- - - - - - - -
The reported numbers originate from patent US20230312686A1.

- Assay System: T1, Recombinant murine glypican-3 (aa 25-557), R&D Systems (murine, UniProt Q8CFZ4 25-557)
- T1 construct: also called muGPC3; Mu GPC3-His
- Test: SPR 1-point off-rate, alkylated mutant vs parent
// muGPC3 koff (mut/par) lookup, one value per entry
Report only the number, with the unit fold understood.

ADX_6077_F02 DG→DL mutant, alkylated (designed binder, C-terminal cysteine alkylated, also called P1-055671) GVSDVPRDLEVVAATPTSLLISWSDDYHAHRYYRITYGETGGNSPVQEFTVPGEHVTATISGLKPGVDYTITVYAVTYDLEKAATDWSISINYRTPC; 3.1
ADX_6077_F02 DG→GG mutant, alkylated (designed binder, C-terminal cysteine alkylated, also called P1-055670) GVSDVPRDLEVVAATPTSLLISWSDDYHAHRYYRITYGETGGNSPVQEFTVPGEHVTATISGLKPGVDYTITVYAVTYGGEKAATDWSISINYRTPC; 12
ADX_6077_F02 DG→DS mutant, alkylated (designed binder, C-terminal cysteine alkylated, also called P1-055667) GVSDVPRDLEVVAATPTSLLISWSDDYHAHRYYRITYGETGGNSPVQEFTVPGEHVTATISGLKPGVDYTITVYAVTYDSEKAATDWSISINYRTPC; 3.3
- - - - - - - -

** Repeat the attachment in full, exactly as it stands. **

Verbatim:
The reported numbers originate from patent US20230312686A1.

- Assay System: T1, Recombinant murine glypican-3 (aa 25-557), R&D Systems (murine, UniProt Q8CFZ4 25-557)
- T1 construct: also called muGPC3; Mu GPC3-His
- Test: SPR 1-point off-rate, alkylated mutant vs parent
// muGPC3 koff (mut/par) lookup, one value per entry
Report only the number, with the unit fold understood.

ADX_6077_F02 DG→DL mutant, alkylated (designed binder, C-terminal cysteine alkylated, also called P1-055671) GVSDVPRDLEVVAATPTSLLISWSDDYHAHRYYRITYGETGGNSPVQEFTVPGEHVTATISGLKPGVDYTITVYAVTYDLEKAATDWSISINYRTPC; 3.1
ADX_6077_F02 DG→GG mutant, alkylated (designed binder, C-terminal cysteine alkylated, also called P1-055670) GVSDVPRDLEVVAATPTSLLISWSDDYHAHRYYRITYGETGGNSPVQEFTVPGEHVTATISGLKPGVDYTITVYAVTYGGEKAATDWSISINYRTPC; 12
ADX_6077_F02 DG→DS mutant, alkylated (designed binder, C-terminal cysteine alkylated, also called P1-055667) GVSDVPRDLEVVAATPTSLLISWSDDYHAHRYYRITYGETGGNSPVQEFTVPGEHVTATISGLKPGVDYTITVYAVTYDSEKAATDWSISINYRTPC; 3.3